by Denis Godard
The movement of occupation of squares in France is [over] two weeks old.  Its evolution is difficult to predict, because it is open to many unforeseen events, even though its roots are deep.
At this point in time, there is no way of knowing whether the emblematic occupation of the Place de la République in Paris will really be able to continue, nor in what form it might do so.
It is characteristic of movements which contest the dominant order not to have a linear trajectory. On the one hand because even the steps forward that they take confront them with new challenges, new goals, new questions. After two weeks of occupation the movement is thus faced with questions of strategy concerning its attitude to repression, its relationship with movements in struggle, the need for its extension…
On the other hand, because the first effect of surprise has passed, the dominant order is reorganizing. So the government is openly seeking to take back possession of the Place de la République. All the mainstream parties, from the Socialist Party (PS) to the National Front (FN) now demand that the police clear the square.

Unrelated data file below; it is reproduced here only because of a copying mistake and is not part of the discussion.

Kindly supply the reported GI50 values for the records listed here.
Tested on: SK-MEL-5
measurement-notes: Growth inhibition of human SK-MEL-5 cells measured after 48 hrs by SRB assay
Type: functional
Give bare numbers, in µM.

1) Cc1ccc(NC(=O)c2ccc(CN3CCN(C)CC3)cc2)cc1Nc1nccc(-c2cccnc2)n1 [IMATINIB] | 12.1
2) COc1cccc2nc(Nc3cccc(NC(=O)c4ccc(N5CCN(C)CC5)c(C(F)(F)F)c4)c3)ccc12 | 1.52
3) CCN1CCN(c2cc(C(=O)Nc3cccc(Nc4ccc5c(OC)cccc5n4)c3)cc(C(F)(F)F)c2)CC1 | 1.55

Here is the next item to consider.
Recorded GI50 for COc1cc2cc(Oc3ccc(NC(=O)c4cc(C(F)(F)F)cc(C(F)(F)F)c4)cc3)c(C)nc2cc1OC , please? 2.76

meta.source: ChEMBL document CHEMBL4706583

But the unforeseen is also the result of much deeper reasons, related to the government crisis and the nature of this movement, of which Nuit Debout (“Stay up all night”) is one of the forms of expression that are developing widely outside traditional frameworks.
A movement that does not come from nowhere
Nuit Debout is the result of several dynamics: widespread anger, the more or less subterranean development of different struggles, the emergence of a general struggle against an anti-social law (the El Khomri law, from the name of the Minister of Labour, also called the “labour law “) and the initiative to occupy the Place de la République on the evening of March 31, taken outside traditional frameworks.
To understand this is not to act as an archivist of the movement. It enables us to anticipate the depth of the movement and its capacity to react, and it gives us some idea of how it will develop in the future.